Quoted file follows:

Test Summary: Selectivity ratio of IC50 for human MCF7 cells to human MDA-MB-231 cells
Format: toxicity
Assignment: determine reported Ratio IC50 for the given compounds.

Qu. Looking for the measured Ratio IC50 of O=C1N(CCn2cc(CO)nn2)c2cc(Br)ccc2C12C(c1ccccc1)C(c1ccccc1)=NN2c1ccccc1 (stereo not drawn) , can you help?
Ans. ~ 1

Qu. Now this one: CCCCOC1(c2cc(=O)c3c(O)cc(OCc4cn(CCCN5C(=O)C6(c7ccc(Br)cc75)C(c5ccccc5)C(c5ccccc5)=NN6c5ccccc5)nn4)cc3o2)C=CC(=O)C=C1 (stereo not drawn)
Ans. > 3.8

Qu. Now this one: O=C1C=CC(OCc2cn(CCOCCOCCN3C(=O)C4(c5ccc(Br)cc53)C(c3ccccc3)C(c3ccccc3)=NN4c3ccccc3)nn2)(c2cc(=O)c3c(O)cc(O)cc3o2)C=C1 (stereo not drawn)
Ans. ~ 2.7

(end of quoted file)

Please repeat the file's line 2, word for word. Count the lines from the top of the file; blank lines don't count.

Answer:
Format: toxicity